So I’m reading Instapundit, and the good professor has a link to this LA Times op-ed. The author, Max Boot, points out that the scandals at the United Nations haven’t received the same attention from big media that they should. He also points out that the UN is corrupt, inept and impossible to reform.
But Boot also says that leaving the UN is “unrealistic”, and that the institution is useful for a variety of skullduggery. He doesn’t go so far as to say that the UN actually makes any progress in it’s stated purpose, which is to promote peace and lessen human misery. (Nor does he adequately explain why it’s “unrealistic” to want to leave an organization that doesn’t do what it’s supposed to. Oh, well. Maybe in the next op-ed.)
Then I see this news item. It would appear that the White House, reacting to calls from a few US politicians for the UN Secretary General to resign, has issued a statement of support for Kofi Annan. The United States Ambassador John Danforth has even said “We have worked with him very well in the past. We anticipate working with him very well in the future.”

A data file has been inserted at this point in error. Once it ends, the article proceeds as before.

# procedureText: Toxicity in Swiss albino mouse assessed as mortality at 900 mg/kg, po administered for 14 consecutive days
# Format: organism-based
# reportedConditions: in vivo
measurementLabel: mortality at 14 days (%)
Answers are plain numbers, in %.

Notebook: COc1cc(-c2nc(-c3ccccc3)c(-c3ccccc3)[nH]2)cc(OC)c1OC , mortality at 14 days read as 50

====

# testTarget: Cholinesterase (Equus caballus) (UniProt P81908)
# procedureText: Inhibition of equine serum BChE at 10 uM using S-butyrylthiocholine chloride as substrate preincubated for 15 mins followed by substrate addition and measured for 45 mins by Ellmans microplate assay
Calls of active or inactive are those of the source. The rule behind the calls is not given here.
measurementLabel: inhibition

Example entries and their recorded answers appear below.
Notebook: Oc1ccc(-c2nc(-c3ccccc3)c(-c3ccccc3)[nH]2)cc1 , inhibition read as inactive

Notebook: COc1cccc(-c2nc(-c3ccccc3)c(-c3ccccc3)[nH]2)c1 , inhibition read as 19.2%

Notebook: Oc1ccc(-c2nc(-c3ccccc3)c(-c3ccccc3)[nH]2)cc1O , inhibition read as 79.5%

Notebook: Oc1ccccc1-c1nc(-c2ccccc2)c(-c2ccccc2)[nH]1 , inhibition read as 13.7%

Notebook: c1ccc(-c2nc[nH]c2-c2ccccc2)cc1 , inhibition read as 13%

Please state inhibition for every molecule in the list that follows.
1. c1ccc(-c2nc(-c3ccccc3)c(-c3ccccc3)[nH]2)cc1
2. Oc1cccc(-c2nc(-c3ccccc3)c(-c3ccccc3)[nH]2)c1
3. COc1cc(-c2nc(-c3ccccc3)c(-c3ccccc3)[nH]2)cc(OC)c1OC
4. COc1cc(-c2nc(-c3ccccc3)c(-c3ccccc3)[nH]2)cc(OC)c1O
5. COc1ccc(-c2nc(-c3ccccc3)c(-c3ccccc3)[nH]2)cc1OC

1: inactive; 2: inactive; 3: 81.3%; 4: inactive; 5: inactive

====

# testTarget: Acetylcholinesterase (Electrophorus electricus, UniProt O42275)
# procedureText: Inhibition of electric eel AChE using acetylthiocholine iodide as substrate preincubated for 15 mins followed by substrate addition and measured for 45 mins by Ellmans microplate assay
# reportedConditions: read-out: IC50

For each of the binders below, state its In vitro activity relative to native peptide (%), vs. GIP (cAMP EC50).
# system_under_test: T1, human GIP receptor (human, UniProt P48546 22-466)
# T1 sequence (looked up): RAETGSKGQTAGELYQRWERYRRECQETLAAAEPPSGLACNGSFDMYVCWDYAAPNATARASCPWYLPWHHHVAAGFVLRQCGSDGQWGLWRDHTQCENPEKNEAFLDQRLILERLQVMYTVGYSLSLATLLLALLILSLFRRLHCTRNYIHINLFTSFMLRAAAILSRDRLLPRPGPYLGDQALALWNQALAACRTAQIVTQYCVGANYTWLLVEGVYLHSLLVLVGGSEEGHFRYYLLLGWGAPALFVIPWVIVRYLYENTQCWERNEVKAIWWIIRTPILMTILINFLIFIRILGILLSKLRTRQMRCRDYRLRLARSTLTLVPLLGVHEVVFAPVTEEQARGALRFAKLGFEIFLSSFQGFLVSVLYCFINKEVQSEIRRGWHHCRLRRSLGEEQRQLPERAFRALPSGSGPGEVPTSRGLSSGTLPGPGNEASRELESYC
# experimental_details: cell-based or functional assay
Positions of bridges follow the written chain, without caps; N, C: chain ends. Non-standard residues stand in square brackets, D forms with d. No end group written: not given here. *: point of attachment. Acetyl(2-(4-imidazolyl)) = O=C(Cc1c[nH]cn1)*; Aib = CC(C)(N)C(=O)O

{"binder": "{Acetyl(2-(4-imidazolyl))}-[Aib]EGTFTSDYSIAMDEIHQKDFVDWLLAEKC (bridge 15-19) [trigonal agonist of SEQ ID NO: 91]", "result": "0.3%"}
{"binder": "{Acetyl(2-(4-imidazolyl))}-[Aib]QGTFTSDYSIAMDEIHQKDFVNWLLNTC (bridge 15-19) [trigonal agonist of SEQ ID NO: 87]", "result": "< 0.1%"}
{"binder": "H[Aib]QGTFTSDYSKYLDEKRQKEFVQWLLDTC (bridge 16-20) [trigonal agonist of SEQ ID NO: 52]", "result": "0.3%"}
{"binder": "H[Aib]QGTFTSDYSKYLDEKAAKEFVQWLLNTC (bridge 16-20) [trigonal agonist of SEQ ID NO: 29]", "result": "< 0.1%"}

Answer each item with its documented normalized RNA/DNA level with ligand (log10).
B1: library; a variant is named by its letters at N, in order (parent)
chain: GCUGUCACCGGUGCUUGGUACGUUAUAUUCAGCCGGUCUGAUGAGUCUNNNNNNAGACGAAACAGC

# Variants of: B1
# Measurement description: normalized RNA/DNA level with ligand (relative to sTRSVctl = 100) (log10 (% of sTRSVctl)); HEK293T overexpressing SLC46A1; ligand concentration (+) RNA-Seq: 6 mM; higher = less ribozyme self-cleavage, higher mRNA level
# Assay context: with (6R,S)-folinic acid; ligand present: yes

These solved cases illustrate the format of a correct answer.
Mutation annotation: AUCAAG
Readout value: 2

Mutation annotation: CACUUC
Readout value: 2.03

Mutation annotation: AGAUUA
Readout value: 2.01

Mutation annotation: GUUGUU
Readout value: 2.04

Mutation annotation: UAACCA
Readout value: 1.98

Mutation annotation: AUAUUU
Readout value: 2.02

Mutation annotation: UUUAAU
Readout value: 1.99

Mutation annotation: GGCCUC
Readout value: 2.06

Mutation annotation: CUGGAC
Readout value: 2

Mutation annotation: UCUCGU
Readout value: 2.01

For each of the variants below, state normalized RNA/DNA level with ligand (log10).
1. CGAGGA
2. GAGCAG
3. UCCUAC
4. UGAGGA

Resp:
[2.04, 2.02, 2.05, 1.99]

One could take this on it’s face value. The Executive Branch doesn’t want to see Annan leave because he’s done some good in the past. (I can’t seem to think of anything so stellar as to wash away the stain of the Congo sex-slave reports or the Oil for Food corruption. But I’m sure that something will come to me.)
Or you could, like myself, be a wary and suspicious type who thinks that this is just a clever ploy. The first step in leaving the UN would be to so thoroughly discredit them that a majority of the American people would gladly see it wither and die from lack of US support. This would be very difficult if those who support the UN could say that things were about to improve since a new hand was at the helm. With Kofi still in they can’t whitewash anything.
It’ll take awhile to find out how it’s going to pan out. Come back in 10 years and we’ll see.